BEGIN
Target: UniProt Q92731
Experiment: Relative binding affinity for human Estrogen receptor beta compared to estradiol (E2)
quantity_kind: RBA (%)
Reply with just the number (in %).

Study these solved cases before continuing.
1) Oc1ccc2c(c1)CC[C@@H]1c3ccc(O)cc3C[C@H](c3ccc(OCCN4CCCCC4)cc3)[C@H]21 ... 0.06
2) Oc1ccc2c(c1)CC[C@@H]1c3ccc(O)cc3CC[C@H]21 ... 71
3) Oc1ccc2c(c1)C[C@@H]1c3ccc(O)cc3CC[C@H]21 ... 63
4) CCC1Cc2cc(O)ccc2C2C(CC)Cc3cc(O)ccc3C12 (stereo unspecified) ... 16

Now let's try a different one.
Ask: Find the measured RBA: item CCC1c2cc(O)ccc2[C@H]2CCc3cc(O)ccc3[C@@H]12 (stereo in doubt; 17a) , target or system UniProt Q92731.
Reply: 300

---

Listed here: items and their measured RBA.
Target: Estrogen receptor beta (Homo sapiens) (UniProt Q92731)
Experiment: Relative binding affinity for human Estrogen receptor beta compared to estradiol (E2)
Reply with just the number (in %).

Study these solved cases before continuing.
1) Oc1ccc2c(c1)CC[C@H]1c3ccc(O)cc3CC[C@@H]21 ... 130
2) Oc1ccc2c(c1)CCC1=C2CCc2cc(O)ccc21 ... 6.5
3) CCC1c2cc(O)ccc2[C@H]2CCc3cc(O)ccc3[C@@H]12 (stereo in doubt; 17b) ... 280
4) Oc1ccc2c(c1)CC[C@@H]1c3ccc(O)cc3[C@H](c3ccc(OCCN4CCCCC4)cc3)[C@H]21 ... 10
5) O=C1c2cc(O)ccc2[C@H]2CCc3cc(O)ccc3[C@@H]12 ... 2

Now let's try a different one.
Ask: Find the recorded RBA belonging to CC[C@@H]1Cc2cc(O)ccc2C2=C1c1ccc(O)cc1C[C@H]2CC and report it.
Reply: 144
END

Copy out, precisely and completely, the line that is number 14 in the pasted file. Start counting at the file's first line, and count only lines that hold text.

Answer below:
Listed here: items and their measured RBA.